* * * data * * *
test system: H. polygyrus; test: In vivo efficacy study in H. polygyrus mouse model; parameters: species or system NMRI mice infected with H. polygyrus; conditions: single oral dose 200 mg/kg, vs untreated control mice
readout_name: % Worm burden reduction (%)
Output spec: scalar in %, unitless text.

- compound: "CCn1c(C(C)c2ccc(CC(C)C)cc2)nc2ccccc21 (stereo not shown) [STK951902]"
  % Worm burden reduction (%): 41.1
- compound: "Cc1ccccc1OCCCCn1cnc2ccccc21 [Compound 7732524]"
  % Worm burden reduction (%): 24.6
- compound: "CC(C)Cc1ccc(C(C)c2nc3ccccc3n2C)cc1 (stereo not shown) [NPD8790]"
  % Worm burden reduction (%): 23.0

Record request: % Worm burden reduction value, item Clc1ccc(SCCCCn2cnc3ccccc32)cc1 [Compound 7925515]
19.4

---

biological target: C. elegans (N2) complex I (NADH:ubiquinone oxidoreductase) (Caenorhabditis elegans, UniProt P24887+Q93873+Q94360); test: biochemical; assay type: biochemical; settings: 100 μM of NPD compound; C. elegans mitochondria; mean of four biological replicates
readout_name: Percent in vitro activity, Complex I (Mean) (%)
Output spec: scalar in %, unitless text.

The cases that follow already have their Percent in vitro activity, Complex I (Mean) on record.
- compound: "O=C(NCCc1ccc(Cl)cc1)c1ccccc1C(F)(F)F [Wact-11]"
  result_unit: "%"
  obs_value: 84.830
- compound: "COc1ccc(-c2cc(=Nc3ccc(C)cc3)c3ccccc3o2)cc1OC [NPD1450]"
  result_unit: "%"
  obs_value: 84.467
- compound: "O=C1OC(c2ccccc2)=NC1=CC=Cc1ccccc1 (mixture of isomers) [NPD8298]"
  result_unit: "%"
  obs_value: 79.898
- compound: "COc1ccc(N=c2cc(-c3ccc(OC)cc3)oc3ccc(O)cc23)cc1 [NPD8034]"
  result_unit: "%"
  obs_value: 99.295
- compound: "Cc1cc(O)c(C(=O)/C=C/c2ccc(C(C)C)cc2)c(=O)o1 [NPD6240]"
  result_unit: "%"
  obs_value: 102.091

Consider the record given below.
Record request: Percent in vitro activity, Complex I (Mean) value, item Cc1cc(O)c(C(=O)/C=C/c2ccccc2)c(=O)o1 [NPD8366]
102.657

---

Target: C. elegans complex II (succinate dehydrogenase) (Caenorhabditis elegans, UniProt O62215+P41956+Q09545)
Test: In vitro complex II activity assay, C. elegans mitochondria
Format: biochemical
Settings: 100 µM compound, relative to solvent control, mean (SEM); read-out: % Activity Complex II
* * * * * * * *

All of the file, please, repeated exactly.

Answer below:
test system: H. polygyrus; test: In vivo efficacy study in H. polygyrus mouse model; parameters: species or system NMRI mice infected with H. polygyrus; conditions: single oral dose 200 mg/kg, vs untreated control mice
readout_name: % Worm burden reduction (%)
Output spec: scalar in %, unitless text.

- compound: "CCn1c(C(C)c2ccc(CC(C)C)cc2)nc2ccccc21 (stereo not shown) [STK951902]"
  % Worm burden reduction (%): 41.1
- compound: "Cc1ccccc1OCCCCn1cnc2ccccc21 [Compound 7732524]"
  % Worm burden reduction (%): 24.6
- compound: "CC(C)Cc1ccc(C(C)c2nc3ccccc3n2C)cc1 (stereo not shown) [NPD8790]"
  % Worm burden reduction (%): 23.0

Record request: % Worm burden reduction value, item Clc1ccc(SCCCCn2cnc3ccccc32)cc1 [Compound 7925515]
19.4

---

biological target: C. elegans (N2) complex I (NADH:ubiquinone oxidoreductase) (Caenorhabditis elegans, UniProt P24887+Q93873+Q94360); test: biochemical; assay type: biochemical; settings: 100 μM of NPD compound; C. elegans mitochondria; mean of four biological replicates
readout_name: Percent in vitro activity, Complex I (Mean) (%)
Output spec: scalar in %, unitless text.

The cases that follow already have their Percent in vitro activity, Complex I (Mean) on record.
- compound: "O=C(NCCc1ccc(Cl)cc1)c1ccccc1C(F)(F)F [Wact-11]"
  result_unit: "%"
  obs_value: 84.830
- compound: "COc1ccc(-c2cc(=Nc3ccc(C)cc3)c3ccccc3o2)cc1OC [NPD1450]"
  result_unit: "%"
  obs_value: 84.467
- compound: "O=C1OC(c2ccccc2)=NC1=CC=Cc1ccccc1 (mixture of isomers) [NPD8298]"
  result_unit: "%"
  obs_value: 79.898
- compound: "COc1ccc(N=c2cc(-c3ccc(OC)cc3)oc3ccc(O)cc23)cc1 [NPD8034]"
  result_unit: "%"
  obs_value: 99.295
- compound: "Cc1cc(O)c(C(=O)/C=C/c2ccc(C(C)C)cc2)c(=O)o1 [NPD6240]"
  result_unit: "%"
  obs_value: 102.091

Consider the record given below.
Record request: Percent in vitro activity, Complex I (Mean) value, item Cc1cc(O)c(C(=O)/C=C/c2ccccc2)c(=O)o1 [NPD8366]
102.657

---

Target: C. elegans complex II (succinate dehydrogenase) (Caenorhabditis elegans, UniProt O62215+P41956+Q09545)
Test: In vitro complex II activity assay, C. elegans mitochondria
Format: biochemical
Settings: 100 µM compound, relative to solvent control, mean (SEM); read-out: % Activity Complex II